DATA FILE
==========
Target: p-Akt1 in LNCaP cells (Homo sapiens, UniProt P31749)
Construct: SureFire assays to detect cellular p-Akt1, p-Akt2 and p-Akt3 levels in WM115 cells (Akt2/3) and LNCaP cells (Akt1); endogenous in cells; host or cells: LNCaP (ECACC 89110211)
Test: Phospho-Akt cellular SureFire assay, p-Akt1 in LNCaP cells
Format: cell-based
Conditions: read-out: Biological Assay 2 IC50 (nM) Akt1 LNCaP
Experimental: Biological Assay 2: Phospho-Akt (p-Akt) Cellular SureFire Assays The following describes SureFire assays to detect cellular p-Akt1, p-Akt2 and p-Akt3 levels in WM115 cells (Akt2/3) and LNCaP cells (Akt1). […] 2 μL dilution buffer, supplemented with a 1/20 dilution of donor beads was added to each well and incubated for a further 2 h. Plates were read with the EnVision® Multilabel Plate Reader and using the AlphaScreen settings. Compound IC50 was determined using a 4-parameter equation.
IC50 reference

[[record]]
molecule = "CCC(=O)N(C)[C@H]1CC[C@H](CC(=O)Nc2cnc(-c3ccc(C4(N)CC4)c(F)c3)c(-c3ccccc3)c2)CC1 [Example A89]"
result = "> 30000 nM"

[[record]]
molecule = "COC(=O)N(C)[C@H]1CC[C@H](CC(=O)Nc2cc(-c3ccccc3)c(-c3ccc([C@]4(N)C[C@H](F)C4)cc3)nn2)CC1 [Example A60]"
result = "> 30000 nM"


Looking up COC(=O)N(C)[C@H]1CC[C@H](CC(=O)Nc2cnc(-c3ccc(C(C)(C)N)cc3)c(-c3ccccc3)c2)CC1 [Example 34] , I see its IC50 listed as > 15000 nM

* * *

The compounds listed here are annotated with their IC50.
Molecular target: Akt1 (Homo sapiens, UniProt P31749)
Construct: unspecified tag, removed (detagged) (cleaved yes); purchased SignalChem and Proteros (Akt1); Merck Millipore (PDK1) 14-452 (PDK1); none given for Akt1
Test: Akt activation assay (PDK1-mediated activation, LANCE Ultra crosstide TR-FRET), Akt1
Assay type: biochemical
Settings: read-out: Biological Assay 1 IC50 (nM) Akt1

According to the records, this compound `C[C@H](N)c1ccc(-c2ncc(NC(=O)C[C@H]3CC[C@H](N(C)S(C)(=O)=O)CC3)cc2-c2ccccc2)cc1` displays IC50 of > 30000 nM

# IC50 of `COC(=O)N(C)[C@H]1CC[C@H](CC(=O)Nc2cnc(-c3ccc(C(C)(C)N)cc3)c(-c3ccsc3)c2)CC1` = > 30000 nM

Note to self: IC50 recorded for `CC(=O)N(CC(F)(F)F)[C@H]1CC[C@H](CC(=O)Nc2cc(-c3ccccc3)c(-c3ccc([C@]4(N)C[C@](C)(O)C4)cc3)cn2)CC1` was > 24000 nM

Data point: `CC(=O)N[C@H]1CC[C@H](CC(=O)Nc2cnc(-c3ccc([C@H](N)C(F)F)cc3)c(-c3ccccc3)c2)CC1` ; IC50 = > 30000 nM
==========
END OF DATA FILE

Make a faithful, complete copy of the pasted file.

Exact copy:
Target: p-Akt1 in LNCaP cells (Homo sapiens, UniProt P31749)
Construct: SureFire assays to detect cellular p-Akt1, p-Akt2 and p-Akt3 levels in WM115 cells (Akt2/3) and LNCaP cells (Akt1); endogenous in cells; host or cells: LNCaP (ECACC 89110211)
Test: Phospho-Akt cellular SureFire assay, p-Akt1 in LNCaP cells
Format: cell-based
Conditions: read-out: Biological Assay 2 IC50 (nM) Akt1 LNCaP
Experimental: Biological Assay 2: Phospho-Akt (p-Akt) Cellular SureFire Assays The following describes SureFire assays to detect cellular p-Akt1, p-Akt2 and p-Akt3 levels in WM115 cells (Akt2/3) and LNCaP cells (Akt1). […] 2 μL dilution buffer, supplemented with a 1/20 dilution of donor beads was added to each well and incubated for a further 2 h. Plates were read with the EnVision® Multilabel Plate Reader and using the AlphaScreen settings. Compound IC50 was determined using a 4-parameter equation.
IC50 reference

[[record]]
molecule = "CCC(=O)N(C)[C@H]1CC[C@H](CC(=O)Nc2cnc(-c3ccc(C4(N)CC4)c(F)c3)c(-c3ccccc3)c2)CC1 [Example A89]"
result = "> 30000 nM"

[[record]]
molecule = "COC(=O)N(C)[C@H]1CC[C@H](CC(=O)Nc2cc(-c3ccccc3)c(-c3ccc([C@]4(N)C[C@H](F)C4)cc3)nn2)CC1 [Example A60]"
result = "> 30000 nM"


Looking up COC(=O)N(C)[C@H]1CC[C@H](CC(=O)Nc2cnc(-c3ccc(C(C)(C)N)cc3)c(-c3ccccc3)c2)CC1 [Example 34] , I see its IC50 listed as > 15000 nM

* * *

The compounds listed here are annotated with their IC50.
Molecular target: Akt1 (Homo sapiens, UniProt P31749)
Construct: unspecified tag, removed (detagged) (cleaved yes); purchased SignalChem and Proteros (Akt1); Merck Millipore (PDK1) 14-452 (PDK1); none given for Akt1
Test: Akt activation assay (PDK1-mediated activation, LANCE Ultra crosstide TR-FRET), Akt1
Assay type: biochemical
Settings: read-out: Biological Assay 1 IC50 (nM) Akt1

According to the records, this compound `C[C@H](N)c1ccc(-c2ncc(NC(=O)C[C@H]3CC[C@H](N(C)S(C)(=O)=O)CC3)cc2-c2ccccc2)cc1` displays IC50 of > 30000 nM

# IC50 of `COC(=O)N(C)[C@H]1CC[C@H](CC(=O)Nc2cnc(-c3ccc(C(C)(C)N)cc3)c(-c3ccsc3)c2)CC1` = > 30000 nM

Note to self: IC50 recorded for `CC(=O)N(CC(F)(F)F)[C@H]1CC[C@H](CC(=O)Nc2cc(-c3ccccc3)c(-c3ccc([C@]4(N)C[C@](C)(O)C4)cc3)cn2)CC1` was > 24000 nM

Data point: `CC(=O)N[C@H]1CC[C@H](CC(=O)Nc2cnc(-c3ccc([C@H](N)C(F)F)cc3)c(-c3ccccc3)c2)CC1` ; IC50 = > 30000 nM